Belarus has stopped broadcasting Euronews' Russian language news channel.
The country's ministry of information said in a statement the company's permission to broadcast had expired. It was not renewed because adverts were being broadcast in English, instead of being translated into Russian or Belarusian, a ministry spokesperson told Ria Novosti.
The statement added the news channel would be replaced by programming on the Second World War produced by Russia.
"We deeply regret the decision which has been taken to suspend, as of today, the broadcasting of Euronews in Belarus," Euronews said in a statement.
"We have not been notified of this decision nor of the reasons for it and learned of it this morning through the press.
"Euronews is proud to be recognised, around the world, as an independent media outlet providing scrupulously factual and impartial news in Russian as well as in all its other language editions. For almost three decades, our mission has been to empower people to form their own opinions by offering a diversity of viewpoints.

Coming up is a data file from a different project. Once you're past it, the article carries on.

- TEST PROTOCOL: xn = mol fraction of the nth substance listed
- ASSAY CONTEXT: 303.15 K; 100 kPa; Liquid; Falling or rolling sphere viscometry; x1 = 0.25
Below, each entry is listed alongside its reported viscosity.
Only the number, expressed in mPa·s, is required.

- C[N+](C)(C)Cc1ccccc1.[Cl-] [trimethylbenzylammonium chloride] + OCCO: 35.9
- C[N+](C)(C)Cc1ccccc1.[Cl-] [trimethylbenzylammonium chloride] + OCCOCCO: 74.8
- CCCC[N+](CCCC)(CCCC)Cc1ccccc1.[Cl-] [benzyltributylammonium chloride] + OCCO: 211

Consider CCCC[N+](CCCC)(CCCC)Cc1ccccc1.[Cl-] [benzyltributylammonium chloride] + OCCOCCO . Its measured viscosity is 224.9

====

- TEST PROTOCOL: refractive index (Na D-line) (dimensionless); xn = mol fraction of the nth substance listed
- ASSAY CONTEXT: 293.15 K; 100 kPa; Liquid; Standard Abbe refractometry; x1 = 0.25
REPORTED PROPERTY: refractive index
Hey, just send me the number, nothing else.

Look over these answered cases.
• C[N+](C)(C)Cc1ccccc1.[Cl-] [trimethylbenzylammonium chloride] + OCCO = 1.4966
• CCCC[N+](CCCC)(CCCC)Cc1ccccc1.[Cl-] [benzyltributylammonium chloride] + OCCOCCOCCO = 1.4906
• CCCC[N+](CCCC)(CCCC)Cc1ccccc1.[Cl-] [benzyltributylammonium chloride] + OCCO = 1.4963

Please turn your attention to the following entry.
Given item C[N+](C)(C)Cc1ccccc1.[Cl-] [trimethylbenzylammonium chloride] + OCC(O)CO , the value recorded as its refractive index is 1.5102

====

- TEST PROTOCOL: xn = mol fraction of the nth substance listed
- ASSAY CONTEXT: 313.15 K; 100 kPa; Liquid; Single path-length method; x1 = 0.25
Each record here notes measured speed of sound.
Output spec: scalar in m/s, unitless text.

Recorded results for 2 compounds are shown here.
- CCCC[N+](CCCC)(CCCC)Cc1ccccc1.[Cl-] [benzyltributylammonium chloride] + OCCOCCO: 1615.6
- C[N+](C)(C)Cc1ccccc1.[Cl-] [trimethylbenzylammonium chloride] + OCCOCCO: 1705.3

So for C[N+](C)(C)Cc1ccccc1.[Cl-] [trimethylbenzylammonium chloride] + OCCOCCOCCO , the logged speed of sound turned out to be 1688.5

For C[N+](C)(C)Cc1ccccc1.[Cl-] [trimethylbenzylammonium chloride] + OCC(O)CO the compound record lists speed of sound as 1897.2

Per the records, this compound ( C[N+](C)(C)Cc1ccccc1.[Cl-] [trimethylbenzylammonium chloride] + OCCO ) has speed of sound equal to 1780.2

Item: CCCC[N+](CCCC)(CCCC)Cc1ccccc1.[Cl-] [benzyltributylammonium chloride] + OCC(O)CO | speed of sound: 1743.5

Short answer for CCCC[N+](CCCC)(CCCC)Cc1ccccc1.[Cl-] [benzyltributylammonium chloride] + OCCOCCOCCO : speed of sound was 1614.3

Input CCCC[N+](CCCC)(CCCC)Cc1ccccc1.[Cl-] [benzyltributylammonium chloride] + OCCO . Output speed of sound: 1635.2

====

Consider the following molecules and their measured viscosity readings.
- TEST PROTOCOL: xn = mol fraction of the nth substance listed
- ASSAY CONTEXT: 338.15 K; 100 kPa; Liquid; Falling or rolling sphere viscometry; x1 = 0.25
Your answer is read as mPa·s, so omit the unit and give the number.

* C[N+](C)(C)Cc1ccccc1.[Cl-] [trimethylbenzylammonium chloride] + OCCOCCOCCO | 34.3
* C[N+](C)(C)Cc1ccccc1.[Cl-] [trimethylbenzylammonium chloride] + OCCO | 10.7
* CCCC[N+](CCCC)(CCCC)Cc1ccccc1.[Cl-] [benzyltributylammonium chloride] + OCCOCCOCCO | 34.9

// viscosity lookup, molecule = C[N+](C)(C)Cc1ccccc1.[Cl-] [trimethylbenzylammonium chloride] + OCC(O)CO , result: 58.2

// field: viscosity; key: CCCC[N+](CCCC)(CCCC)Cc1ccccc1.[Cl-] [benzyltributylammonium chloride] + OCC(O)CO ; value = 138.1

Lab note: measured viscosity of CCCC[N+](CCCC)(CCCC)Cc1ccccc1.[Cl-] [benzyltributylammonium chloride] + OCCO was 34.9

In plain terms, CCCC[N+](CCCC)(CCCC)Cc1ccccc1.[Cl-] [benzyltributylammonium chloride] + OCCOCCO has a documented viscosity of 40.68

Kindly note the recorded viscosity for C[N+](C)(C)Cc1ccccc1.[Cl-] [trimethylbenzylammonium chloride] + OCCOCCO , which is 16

"Euronews values freedom of the press and will do its utmost to ensure that its audiences in Belarus can very soon again have access, on television, to its hallmark impartial and quality journalism.
"In the meantime, these audiences will be able to continue following us on our digital platforms."
Belarus' top opposition figure Sviatlana Tsikhanouskaya, who was forced to leave the country for neighbouring Lithuania after last August's election, called the move "another attack on independent media & violation of freedom of the press".
"In Belarus, journalists are persecuted, media are blocked & repressed. Lukashenka's regime tries to ban the truth. We must support media," she added.
Belarus has faced a political crisis and mass protests since an election marred by allegations of widespread fraud in August last year.
Alexander Lukashenko claimed his sixth term as president as Sviatlana Tsikhanouskaya, the main opposition challenger in the vote, was forced to leave the country under pressure from authorities.
The largest post-election protests attracted up to 200,000 people.
More than 30,000 people have been detained since the demonstrations began, with thousands beaten, according to human rights groups.